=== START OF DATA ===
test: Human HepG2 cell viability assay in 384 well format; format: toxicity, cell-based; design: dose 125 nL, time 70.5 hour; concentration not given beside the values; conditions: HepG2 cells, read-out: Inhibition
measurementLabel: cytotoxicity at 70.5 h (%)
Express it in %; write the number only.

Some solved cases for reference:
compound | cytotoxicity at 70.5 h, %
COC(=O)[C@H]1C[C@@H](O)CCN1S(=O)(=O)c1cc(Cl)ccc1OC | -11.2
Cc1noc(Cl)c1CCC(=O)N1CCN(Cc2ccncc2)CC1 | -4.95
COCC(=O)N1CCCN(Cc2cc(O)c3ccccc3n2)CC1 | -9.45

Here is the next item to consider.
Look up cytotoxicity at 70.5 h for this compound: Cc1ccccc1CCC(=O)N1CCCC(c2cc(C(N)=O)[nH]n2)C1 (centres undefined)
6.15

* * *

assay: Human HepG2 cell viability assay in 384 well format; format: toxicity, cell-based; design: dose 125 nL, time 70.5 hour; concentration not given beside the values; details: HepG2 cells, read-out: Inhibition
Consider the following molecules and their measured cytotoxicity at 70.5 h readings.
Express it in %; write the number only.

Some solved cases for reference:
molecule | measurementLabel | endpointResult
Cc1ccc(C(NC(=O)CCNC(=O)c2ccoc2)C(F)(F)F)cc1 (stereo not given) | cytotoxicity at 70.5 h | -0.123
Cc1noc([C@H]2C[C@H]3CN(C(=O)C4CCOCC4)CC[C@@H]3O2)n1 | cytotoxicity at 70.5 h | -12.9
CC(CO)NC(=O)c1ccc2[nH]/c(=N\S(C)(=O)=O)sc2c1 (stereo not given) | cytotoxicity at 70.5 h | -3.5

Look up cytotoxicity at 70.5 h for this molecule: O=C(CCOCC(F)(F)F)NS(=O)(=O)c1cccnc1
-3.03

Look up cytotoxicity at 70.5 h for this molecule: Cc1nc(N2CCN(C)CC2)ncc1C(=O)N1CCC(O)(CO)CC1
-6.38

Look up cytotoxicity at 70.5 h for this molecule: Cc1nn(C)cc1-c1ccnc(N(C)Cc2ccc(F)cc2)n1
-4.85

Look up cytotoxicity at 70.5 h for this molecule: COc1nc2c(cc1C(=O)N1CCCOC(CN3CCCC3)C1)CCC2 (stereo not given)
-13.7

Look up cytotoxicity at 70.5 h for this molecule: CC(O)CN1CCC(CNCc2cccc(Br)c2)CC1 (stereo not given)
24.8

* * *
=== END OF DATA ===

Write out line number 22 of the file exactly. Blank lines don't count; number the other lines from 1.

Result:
-3.03